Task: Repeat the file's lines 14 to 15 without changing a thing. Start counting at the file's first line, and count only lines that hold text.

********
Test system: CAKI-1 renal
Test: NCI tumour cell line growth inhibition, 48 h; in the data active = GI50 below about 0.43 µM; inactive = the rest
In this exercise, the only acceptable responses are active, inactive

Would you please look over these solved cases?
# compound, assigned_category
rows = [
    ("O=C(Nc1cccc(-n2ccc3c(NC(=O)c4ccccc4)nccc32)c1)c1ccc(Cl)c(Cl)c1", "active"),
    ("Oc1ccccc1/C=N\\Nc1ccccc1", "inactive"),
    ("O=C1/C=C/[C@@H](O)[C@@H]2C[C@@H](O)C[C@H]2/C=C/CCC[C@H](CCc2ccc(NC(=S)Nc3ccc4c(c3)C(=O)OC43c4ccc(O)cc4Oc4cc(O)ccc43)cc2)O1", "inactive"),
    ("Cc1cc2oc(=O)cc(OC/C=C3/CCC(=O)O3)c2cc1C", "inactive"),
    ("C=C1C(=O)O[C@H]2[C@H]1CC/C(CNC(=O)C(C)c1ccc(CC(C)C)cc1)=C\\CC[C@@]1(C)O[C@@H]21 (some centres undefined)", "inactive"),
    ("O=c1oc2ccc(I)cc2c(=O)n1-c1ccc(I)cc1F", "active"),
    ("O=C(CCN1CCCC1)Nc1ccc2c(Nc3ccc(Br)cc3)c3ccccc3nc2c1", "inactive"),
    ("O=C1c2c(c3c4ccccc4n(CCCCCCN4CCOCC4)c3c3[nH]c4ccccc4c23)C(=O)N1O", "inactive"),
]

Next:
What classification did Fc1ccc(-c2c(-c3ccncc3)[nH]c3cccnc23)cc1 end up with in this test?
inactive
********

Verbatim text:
    ("O=C1c2c(c3c4ccccc4n(CCCCCCN4CCOCC4)c3c3[nH]c4ccccc4c23)C(=O)N1O", "inactive"),
]